In one of the previous blogs, we explained how there's different degrees of government involvement in different economies.
The information within this blog will specifically relate to the role of government within the context of a free market system approach.
Supporters of the free market system see the private sector as way more efficient than the public sector/government because of its 'competitive nature'. So keep this in mind when reading the blog.
The role of the government within the economy is considered within four points:
- The first point is that the government should not get involved in the production of good and services lol.
- The market system / economy does however need the government in terms of providing a form of stability and certainty through laws, rules, regulation, monitoring and enforcement. These points need to be in place for firms and consumers to make contracts. Also think about for instance property and copyright laws.
- Markets do not always produce efficient outcomes, and sometimes the government requires to intervene to 'correct' the market failure (think Bailouts)
- It's generally acknowledged that markets produce relatively efficient outcomes but not equitable ones. So when society wants a higher level of equity as for instance in the form of a more equitable distribution of income -- then this requires government intervention. This is seen as a controversial topic within economics as our system is designed in a way where there is mostly always a trade-off between efficiency and equity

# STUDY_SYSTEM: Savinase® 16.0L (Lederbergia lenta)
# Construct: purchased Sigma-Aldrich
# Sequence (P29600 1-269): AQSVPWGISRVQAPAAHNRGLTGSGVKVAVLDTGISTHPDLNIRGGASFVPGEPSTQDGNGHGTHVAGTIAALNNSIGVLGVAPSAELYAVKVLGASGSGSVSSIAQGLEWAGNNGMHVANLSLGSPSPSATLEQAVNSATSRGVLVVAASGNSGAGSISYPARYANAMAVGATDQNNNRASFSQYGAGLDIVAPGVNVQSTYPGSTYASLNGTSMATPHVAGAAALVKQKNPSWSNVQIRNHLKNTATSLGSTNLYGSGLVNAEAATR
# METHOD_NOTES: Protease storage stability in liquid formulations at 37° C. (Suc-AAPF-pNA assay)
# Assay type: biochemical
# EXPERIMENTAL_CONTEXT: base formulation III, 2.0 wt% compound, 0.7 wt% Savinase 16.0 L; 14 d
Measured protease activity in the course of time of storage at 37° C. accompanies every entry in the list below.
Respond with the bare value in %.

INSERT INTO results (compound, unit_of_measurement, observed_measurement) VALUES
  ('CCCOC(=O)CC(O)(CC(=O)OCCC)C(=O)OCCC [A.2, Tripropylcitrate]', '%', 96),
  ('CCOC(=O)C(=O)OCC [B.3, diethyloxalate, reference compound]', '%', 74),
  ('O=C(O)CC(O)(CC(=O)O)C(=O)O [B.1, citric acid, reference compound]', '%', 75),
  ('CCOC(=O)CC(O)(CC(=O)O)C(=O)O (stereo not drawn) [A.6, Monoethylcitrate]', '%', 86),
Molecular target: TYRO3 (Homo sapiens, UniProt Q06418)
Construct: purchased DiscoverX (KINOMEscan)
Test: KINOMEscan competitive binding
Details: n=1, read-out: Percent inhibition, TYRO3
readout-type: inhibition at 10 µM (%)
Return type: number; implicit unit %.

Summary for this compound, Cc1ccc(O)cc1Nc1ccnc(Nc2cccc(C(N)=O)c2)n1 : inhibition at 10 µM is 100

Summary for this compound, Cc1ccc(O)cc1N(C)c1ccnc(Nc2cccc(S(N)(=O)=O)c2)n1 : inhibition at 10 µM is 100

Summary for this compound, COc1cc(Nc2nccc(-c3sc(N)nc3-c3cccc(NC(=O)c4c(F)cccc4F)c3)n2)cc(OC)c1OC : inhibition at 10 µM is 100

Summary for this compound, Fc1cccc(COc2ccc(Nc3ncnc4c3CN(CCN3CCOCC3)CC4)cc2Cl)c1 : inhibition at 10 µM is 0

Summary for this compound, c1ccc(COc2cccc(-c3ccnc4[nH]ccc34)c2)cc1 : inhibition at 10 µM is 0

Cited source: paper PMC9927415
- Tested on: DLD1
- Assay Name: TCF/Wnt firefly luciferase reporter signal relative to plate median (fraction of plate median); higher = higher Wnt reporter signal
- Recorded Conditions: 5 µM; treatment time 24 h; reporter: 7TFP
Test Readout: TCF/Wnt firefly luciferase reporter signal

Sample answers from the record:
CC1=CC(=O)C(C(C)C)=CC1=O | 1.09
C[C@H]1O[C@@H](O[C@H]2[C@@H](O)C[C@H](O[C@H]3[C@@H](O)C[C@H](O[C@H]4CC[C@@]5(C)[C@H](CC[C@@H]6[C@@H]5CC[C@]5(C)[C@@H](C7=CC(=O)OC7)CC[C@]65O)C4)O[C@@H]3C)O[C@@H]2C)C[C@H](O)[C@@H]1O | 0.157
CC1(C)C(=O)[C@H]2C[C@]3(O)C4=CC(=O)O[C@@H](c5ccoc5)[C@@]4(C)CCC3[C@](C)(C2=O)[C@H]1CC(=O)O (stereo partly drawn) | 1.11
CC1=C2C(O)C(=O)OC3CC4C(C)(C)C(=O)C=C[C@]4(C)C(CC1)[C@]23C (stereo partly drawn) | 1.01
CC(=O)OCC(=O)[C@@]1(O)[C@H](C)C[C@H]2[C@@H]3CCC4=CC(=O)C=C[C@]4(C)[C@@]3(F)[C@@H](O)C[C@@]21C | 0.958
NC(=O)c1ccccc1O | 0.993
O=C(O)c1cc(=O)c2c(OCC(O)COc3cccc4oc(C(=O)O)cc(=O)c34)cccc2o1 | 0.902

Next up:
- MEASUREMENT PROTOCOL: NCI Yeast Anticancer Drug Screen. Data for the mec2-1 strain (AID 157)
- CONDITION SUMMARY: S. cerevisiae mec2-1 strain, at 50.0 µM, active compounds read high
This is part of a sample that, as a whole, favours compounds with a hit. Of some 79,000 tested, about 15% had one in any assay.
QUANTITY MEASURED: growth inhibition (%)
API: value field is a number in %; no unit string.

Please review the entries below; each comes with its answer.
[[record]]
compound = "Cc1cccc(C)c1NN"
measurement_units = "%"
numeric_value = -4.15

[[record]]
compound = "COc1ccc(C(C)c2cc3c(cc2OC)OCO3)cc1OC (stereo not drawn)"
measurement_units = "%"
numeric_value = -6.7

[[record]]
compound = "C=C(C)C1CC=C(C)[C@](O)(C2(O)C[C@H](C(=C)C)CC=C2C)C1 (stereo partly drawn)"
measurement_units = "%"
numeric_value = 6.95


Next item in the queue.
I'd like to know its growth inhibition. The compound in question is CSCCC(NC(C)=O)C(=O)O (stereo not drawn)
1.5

There are generally five ways in which the government can intervene within the economy:
- A first way is through public provision of goods and services such as infrastructure and 'national defence'. This is done through either public ownership or by public financing within the production processes of the private sector (eg subsidies). In recent years it also has become more popular for the government to hire the private sector for the provision of public goods.
- Another way in which the government can intervene is within its position as a market participant. The government is the largest employer of labour within the economy and as such it can through for instance its wage policies and other practices achieve certain objectives.
- The government can also influence the economy through its expenditure/spending. Besides influencing the economy through its spending patterns of goods and services, it can also engage in something called 'transfer payments' -- these are basically payments where the government doesn't receive anything in return. Examples are subsidies, child support grants, disability grants
- Another method is through taxation. Although taxations' primary purpose is that of government income, it can also be used to manipulate the economy (eg sin taxes on tobacco, alcohol or lower tax rates for smaller businesses). In those cases taxes function as incentives.
- As mentioned before, the government is important to the economy for a rule of law point of view. Through laws and regulations the government can also impact the economy. Here consider minimum wages, anti-tobacco laws, minimum prices, etc.)